4. February is the last opportunity for clipping hedges before bird nesting season begins, after which it is necessary to wait until late July. Last year I had sparrows nesting in our privet hedge, so I took to them with hand shears instead of electric.
  5. Each year I grow a different variety of new potato in reusable deep sacks. I find it deeply satisfying earthing them up, watering them, and then tipping the bag out and finding all the new potatoes among the dark earth, even though our local greengrocer sells delicious new potatoes for far cheaper than I could ever manage to produce them. February is the time to ‘chit’ potatoes so I put mine in egg boxes by our french doors, where it is bright but not too warm.img_1901
  6. A general tidy-up was a satisfying way to spend a Saturday afternoon a few weeks ago, cutting back all the dead stalks and foliage for the compost heap to allow new growth to come through.
  7. Dividing perennials can begin this month if the ground isn’t frozen. I have my eye on a Brunnera ‘Jack Frost’, some Bergenias and a Christmas rose that I would like to split so that I can increase my stock.

February Garden View

At last the front garden is beginning to green over with the fat shoots of bulbs growing in thick clumps all over the beds. Snowdrops are spreading beneath the roses and in small corners.


The back garden too is changing: no snowdrops here, though I plan to spread some to this garden as soon as possible. However, many bulbs planted both this autumn and the previous one are making bold appearances.




So that is it for February, a joyful month in the garden as spring begins to break through and cheer us all up after a long winter. I am now thoroughly looking forward to March, when the first species tulips and narcissi will be bringing even more colour to the garden. What have you been enjoying about your garden in February, and what are you looking forward to seeing in March?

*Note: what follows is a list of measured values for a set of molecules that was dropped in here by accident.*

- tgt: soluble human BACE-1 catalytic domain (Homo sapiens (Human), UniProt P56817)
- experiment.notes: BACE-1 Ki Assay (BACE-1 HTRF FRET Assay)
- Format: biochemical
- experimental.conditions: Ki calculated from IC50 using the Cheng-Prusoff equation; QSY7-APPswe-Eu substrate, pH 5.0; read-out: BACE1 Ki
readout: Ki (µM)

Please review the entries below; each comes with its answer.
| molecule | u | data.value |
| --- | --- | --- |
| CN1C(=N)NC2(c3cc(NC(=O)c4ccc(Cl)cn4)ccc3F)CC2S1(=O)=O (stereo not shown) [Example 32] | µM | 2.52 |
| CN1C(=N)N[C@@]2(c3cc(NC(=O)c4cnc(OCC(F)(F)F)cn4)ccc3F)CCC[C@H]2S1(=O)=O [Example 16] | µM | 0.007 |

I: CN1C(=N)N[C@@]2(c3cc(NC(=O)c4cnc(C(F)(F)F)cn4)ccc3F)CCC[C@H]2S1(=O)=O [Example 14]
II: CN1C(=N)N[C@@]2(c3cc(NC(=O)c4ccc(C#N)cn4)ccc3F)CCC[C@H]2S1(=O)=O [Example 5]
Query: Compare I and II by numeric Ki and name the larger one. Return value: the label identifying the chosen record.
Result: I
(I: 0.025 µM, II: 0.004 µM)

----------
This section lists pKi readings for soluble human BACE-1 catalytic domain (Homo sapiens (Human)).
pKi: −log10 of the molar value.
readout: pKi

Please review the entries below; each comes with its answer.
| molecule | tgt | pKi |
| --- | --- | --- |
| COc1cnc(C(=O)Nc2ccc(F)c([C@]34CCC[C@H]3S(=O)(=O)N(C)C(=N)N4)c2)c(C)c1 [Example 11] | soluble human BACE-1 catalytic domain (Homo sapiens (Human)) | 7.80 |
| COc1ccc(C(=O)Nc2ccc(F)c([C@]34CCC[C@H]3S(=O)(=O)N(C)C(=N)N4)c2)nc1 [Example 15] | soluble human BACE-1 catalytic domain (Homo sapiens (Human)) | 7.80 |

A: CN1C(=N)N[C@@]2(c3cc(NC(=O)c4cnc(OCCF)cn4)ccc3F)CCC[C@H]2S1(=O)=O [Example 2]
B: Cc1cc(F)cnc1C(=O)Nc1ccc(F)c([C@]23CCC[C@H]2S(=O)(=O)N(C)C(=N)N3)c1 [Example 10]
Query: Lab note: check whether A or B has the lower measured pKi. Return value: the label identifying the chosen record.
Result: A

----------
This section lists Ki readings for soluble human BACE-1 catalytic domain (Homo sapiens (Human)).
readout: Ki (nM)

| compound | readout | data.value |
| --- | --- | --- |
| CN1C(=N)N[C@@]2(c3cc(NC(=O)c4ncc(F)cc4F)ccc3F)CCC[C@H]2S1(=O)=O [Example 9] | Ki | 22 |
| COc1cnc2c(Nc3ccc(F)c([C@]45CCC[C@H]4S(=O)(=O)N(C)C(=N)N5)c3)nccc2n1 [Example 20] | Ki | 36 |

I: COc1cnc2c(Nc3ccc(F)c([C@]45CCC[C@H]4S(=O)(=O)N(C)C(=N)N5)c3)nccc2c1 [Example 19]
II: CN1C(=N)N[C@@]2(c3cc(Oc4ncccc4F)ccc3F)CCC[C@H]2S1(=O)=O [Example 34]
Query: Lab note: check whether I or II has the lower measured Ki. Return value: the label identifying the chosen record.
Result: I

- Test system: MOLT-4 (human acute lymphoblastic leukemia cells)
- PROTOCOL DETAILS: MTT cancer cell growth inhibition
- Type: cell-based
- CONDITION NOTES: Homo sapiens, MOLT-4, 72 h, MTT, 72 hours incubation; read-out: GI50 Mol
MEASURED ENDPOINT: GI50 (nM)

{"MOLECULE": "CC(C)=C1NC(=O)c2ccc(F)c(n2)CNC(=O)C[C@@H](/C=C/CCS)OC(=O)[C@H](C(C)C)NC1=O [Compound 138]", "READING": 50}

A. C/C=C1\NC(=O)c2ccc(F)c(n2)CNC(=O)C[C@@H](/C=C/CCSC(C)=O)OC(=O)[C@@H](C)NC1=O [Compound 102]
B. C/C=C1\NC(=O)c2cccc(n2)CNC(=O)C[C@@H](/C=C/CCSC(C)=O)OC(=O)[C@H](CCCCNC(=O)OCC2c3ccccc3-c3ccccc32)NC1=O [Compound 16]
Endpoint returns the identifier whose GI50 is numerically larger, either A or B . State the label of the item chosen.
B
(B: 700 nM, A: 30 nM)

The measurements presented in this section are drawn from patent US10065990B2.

Finally, can you see a face in the photo below?



The Gardeners’ Question Time Summer Party

Perusing stalls, with the famous Victorian glasshouse in the background

During a week in which Britain has demonstrated itself to be exceptionally bad at several things, including but not limited to international relations, various sports, and summer, it is reassuring to remember that there are still some things we are good at. One of these is informative radio broadcasting, and another is horticulture, and therefore a day at the Gardeners’ Question Time Summer Party was just the antidote to a week of embarrassing mayhem on the international stage. As we mingled with the kindly faces of fellow Radio 4 listeners perusing stalls for garden societies and reclaimed wooden furniture, who among us couldn’t feel comforted by the sense of continuity of all that is and always has been British? The lawns, the bunting, the mildly eccentric celebrities, the fizz of anticipation as we waited to see whose questions had been picked for the broadcasts…

Friendly Radio 4 crowd mingling after the first recording

Not mine, it turned out, nor that of my friend and fellow gardener M, who was as thrilled as I was to spot Bunny Guinness doing a piece to mic about a patch of dahlias right next to the bench where we were sitting as we agonised over what questions to write on our purple slips for the ballot box. Both of us were determined to achieve the glory of putting a question to the panel. Eventually, M plumped for the ‘boring dry shade question’ (her phrase) while I wrote a plea to cure or condemn a hydrangea of mine that has odd brown patches all over the leaves. In the end, eleven far more interesting questions were picked out of the 700 submitted, and M and I no doubt enjoyed the show all the more for not having to sit in the front row with the other questioners, fearfully waiting our turn to have our quavering voices broadcast to 2 million listeners.

Pippa Greenwood, Bunny Guinness and Bob Flowerdew, the panellists for the first broadcast. Bob Flowerdew has spotted my camera and flashed me a most charming smile.